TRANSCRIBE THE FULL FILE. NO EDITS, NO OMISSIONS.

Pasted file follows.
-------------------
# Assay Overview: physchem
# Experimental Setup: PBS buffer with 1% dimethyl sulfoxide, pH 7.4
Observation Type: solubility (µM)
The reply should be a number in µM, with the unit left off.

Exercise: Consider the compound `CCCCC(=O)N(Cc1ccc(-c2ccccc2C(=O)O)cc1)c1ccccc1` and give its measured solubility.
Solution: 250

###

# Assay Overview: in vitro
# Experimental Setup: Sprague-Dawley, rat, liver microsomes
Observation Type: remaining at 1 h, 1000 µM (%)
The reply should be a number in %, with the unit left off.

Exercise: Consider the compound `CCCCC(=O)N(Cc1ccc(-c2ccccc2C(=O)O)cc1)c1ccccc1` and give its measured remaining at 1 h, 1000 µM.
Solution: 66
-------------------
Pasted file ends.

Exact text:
# Assay Overview: physchem
# Experimental Setup: PBS buffer with 1% dimethyl sulfoxide, pH 7.4
Observation Type: solubility (µM)
The reply should be a number in µM, with the unit left off.

Exercise: Consider the compound `CCCCC(=O)N(Cc1ccc(-c2ccccc2C(=O)O)cc1)c1ccccc1` and give its measured solubility.
Solution: 250

###

# Assay Overview: in vitro
# Experimental Setup: Sprague-Dawley, rat, liver microsomes
Observation Type: remaining at 1 h, 1000 µM (%)
The reply should be a number in %, with the unit left off.

Exercise: Consider the compound `CCCCC(=O)N(Cc1ccc(-c2ccccc2C(=O)O)cc1)c1ccccc1` and give its measured remaining at 1 h, 1000 µM.
Solution: 66